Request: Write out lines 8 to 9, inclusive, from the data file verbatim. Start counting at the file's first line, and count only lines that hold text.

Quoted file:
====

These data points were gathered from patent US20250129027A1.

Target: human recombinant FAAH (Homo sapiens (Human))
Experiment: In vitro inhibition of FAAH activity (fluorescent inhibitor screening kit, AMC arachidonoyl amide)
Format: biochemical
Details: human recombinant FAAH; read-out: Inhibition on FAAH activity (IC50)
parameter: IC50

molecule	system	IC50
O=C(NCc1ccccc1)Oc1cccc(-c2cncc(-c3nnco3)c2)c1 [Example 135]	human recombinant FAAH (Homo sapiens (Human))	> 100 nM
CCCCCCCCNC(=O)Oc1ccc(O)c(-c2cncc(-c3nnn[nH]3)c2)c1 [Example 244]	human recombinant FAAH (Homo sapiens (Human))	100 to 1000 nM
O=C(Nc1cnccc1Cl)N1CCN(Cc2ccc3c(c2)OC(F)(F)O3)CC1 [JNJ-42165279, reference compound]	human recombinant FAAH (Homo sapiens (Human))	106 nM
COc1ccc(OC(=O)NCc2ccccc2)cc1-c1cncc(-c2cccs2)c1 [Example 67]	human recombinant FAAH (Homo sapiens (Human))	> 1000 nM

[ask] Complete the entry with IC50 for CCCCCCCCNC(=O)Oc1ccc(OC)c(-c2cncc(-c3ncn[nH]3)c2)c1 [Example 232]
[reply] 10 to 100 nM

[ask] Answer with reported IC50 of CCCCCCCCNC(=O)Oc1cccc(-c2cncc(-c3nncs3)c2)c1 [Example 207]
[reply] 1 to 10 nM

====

O=C(NCc1ccccc1)Oc1cccc(-c2cncc(-c3nnco3)c2)c1 [Example 135]	human recombinant FAAH (Homo sapiens (Human))	> 100 nM
CCCCCCCCNC(=O)Oc1ccc(O)c(-c2cncc(-c3nnn[nH]3)c2)c1 [Example 244]	human recombinant FAAH (Homo sapiens (Human))	100 to 1000 nM